I passed through the Seattle area a few times long before I ever settled in the region to prepare my nautical escape pod… this trip had me speaking at the Seattle Bicycle Expo, Microsoft, Fluke, Sharp, and Hewlett-Packard all in the same week. (Here is a roster of public appearances during those crazy years.) I still carry the excellent Fluke 87 digital multimeter that was donated during the company visit captured in this photograph.
This much-loved writer at the Herald, Jim Haley, was celebrated with a delightful farewell video when he retired in 2008. It’s easy to forget sometimes, with all these articles about my bike, that every one of them was written by a fellow journalist… and the reason my own quirky career got so much positive media coverage is that I was simply doing something that every writer dreams of doing: making a living with my craft while traveling freely and having the adventure of a lifetime.
by Jim Haley
Everett Herald – February 28, 1992
Steve Roberts has many passions, and he’s not shy about pursuing each and every one of them, all at the same time.
That’s difficult when bicycles, ham radio, computers, travel and writing all are high on his list. But he’s found a way to link all of these and more.
Picture a tall, 39-year-old ex-Ohioan under a helmet rivaling a Navy fighter pilot’s. He’s sitting on his 17-foot-long, 105-speed bicycle. There are antennas and gadgets poking out all over.
He can roll down the highway at 15 mph, and type on the keyboard built into his low-slung handle bars. Roberts is working on a travel book as well as his new “sort of a science fiction” novel.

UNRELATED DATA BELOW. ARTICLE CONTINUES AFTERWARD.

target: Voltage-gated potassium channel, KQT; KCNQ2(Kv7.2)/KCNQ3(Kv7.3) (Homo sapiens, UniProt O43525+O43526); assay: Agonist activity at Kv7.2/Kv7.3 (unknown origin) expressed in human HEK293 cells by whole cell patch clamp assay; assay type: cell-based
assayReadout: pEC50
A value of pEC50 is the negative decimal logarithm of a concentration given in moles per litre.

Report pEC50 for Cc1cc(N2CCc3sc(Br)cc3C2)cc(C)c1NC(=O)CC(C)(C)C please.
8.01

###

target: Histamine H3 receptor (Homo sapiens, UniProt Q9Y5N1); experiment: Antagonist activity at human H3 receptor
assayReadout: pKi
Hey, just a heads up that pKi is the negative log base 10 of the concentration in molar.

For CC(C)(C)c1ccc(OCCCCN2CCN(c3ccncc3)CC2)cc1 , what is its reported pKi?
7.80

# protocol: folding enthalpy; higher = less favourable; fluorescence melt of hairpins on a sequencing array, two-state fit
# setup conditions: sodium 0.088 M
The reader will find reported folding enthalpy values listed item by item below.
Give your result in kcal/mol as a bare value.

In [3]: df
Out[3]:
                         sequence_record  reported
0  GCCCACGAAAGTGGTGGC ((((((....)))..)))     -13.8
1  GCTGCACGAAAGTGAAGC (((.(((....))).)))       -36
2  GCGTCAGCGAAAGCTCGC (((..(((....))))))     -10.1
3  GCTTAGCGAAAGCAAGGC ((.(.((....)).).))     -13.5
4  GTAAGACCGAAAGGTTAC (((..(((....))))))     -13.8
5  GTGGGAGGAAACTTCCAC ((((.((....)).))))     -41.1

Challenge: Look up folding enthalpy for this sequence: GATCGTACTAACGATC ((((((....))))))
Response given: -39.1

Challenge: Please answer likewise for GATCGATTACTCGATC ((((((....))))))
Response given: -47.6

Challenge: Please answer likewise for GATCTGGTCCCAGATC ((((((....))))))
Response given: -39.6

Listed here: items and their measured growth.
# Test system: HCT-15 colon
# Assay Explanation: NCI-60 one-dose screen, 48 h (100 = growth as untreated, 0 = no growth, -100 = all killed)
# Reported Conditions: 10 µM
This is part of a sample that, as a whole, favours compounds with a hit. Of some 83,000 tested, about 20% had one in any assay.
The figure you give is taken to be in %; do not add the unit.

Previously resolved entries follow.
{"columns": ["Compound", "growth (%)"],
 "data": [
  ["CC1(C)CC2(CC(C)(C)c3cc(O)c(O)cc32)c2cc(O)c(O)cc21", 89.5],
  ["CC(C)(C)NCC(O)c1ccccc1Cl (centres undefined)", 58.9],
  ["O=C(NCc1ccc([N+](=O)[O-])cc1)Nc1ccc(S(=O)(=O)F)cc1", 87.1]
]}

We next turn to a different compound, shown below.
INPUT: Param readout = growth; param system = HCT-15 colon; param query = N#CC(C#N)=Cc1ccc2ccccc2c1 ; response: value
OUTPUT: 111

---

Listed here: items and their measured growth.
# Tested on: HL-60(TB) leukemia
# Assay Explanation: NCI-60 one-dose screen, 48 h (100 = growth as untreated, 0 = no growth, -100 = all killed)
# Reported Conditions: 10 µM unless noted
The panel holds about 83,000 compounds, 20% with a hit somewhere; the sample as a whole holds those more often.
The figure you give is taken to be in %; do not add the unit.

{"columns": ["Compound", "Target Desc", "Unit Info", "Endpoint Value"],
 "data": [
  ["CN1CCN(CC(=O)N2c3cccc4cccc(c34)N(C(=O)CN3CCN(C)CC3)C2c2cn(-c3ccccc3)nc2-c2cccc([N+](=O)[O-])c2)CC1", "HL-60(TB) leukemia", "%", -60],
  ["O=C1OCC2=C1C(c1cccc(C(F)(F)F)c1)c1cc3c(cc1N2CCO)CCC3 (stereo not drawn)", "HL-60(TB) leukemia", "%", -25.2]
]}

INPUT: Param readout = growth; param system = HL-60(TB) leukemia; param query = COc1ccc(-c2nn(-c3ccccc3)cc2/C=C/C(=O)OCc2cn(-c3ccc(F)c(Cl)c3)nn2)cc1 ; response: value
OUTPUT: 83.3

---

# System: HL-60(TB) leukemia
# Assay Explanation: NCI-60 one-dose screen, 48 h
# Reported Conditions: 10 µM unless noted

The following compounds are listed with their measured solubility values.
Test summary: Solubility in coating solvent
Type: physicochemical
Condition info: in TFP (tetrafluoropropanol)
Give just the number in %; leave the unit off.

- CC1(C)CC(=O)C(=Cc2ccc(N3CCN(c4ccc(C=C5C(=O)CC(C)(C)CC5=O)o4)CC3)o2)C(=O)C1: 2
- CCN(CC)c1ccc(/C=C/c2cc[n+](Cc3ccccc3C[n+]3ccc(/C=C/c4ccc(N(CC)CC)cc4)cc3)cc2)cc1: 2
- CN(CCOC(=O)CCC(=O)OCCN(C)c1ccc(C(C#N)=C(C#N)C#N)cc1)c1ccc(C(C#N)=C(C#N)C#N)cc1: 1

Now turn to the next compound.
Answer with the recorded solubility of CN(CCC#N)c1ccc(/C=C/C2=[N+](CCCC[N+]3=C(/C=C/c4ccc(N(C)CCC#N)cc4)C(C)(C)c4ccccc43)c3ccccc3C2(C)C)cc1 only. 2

If he gets a yen, he can communicate with some of his many pals over a computer or ham network. His cellular telephone (complete with answering machine, fax and computer modem that’s linked to a satellite) is close at hand. Solar panels feed the battery operating the gadgetry.
What if it’s a hot day? Motorists who encounter one of the world’s most unusual bicycles might notice the comfortable look on the driver’s face. When he needs to, Roberts pumps ice water into the helmet to keep a cool head.
Roberts and the bike are in the Seattle area to headline the Seattle Bike Show today and Saturday at the Seattle Center Flag Pavilion. The show is open from 2 to 9 p.m. today and from 10 a.m. to 6 p.m. Saturday.
He was in Everett Thursday to visit John Fluke Manufacturing Co., one of about 150 sponsors who have contributed to the gear aboard the bike, dubbed BEHEMOTH. The acronym stands for Big Electronic Human-Energized Machine… Only Too Heavy.
Fluke’s contribution is an 87 Digital Multimeter, a device he uses on the road to test the rest of his electronic equipment.
This is the third high-tech bike developed by Roberts since he sold his Columbus, Ohio, home in 1983. The first, a much lower-tech version, featured a simple Radio Shack 100 portable computer on the back.
Tired of a life tied down to one spot writing textbooks, he took his writing and love of computers on the road.
He’s logged 17,000 miles on his bike frame, but the latest high-tech BEHEMOTH, which uses the same frame, has maybe 800 or 900 miles, he said.
He’s a computer nut, sure, but Roberts also considers himself a “high-tech nomad.” He prefers to stay with friends while on the road. If that fails, there’s always camping or “credit-card camping” in motels.
A self-proclaimed generalist with a lot of specific interests, he makes his money selling his books and newsletters.
“To say I’m a computer hacker on wheels is just far too restrictive,” he said. His lifestyle lets him “live the things I wanted to do.”
He has an agent in Los Angeles, and any critical material can be faxed pronto, no matter where in the world he happens to be.
Roberts and his incredible machine don’t outwardly tout the products of his sponsors. He has something else on his mind.
“If I’m selling anything at all, it is that people should chase their passions.”